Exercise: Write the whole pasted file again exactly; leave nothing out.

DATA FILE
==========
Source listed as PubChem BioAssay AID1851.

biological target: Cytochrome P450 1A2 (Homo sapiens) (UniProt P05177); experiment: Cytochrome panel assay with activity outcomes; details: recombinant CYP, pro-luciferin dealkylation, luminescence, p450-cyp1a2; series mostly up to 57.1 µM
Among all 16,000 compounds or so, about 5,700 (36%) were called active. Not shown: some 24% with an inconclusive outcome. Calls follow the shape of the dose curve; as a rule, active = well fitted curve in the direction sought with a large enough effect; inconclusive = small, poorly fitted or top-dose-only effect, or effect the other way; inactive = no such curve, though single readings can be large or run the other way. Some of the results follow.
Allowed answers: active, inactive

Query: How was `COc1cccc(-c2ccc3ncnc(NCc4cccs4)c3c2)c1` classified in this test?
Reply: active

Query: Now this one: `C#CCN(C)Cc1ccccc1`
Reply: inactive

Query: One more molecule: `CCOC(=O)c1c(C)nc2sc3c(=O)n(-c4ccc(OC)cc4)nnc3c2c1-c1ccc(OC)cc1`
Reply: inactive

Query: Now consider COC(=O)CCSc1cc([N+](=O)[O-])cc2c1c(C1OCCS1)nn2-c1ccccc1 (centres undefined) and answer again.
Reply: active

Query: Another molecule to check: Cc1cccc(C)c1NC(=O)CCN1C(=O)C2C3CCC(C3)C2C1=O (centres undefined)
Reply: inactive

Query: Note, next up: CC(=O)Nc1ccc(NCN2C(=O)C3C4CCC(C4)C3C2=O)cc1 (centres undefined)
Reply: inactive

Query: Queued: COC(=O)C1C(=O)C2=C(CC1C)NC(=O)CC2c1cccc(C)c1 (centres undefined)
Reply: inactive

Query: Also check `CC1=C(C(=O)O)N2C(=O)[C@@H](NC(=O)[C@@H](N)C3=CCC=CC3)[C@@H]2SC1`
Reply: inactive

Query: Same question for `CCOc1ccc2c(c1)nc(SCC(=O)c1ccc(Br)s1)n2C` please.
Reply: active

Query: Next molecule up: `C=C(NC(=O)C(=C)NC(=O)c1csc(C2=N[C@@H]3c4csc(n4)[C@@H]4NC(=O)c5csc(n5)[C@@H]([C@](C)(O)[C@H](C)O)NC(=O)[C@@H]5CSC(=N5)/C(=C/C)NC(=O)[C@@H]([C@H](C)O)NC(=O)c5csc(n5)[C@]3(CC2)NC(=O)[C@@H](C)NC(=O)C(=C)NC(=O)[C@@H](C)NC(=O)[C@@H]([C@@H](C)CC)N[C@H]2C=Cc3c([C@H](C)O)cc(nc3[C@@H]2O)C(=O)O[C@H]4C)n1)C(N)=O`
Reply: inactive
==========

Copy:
Source listed as PubChem BioAssay AID1851.

biological target: Cytochrome P450 1A2 (Homo sapiens) (UniProt P05177); experiment: Cytochrome panel assay with activity outcomes; details: recombinant CYP, pro-luciferin dealkylation, luminescence, p450-cyp1a2; series mostly up to 57.1 µM
Among all 16,000 compounds or so, about 5,700 (36%) were called active. Not shown: some 24% with an inconclusive outcome. Calls follow the shape of the dose curve; as a rule, active = well fitted curve in the direction sought with a large enough effect; inconclusive = small, poorly fitted or top-dose-only effect, or effect the other way; inactive = no such curve, though single readings can be large or run the other way. Some of the results follow.
Allowed answers: active, inactive

Query: How was `COc1cccc(-c2ccc3ncnc(NCc4cccs4)c3c2)c1` classified in this test?
Reply: active

Query: Now this one: `C#CCN(C)Cc1ccccc1`
Reply: inactive

Query: One more molecule: `CCOC(=O)c1c(C)nc2sc3c(=O)n(-c4ccc(OC)cc4)nnc3c2c1-c1ccc(OC)cc1`
Reply: inactive

Query: Now consider COC(=O)CCSc1cc([N+](=O)[O-])cc2c1c(C1OCCS1)nn2-c1ccccc1 (centres undefined) and answer again.
Reply: active

Query: Another molecule to check: Cc1cccc(C)c1NC(=O)CCN1C(=O)C2C3CCC(C3)C2C1=O (centres undefined)
Reply: inactive

Query: Note, next up: CC(=O)Nc1ccc(NCN2C(=O)C3C4CCC(C4)C3C2=O)cc1 (centres undefined)
Reply: inactive

Query: Queued: COC(=O)C1C(=O)C2=C(CC1C)NC(=O)CC2c1cccc(C)c1 (centres undefined)
Reply: inactive

Query: Also check `CC1=C(C(=O)O)N2C(=O)[C@@H](NC(=O)[C@@H](N)C3=CCC=CC3)[C@@H]2SC1`
Reply: inactive

Query: Same question for `CCOc1ccc2c(c1)nc(SCC(=O)c1ccc(Br)s1)n2C` please.
Reply: active

Query: Next molecule up: `C=C(NC(=O)C(=C)NC(=O)c1csc(C2=N[C@@H]3c4csc(n4)[C@@H]4NC(=O)c5csc(n5)[C@@H]([C@](C)(O)[C@H](C)O)NC(=O)[C@@H]5CSC(=N5)/C(=C/C)NC(=O)[C@@H]([C@H](C)O)NC(=O)c5csc(n5)[C@]3(CC2)NC(=O)[C@@H](C)NC(=O)C(=C)NC(=O)[C@@H](C)NC(=O)[C@@H]([C@@H](C)CC)N[C@H]2C=Cc3c([C@H](C)O)cc(nc3[C@@H]2O)C(=O)O[C@H]4C)n1)C(N)=O`
Reply: inactive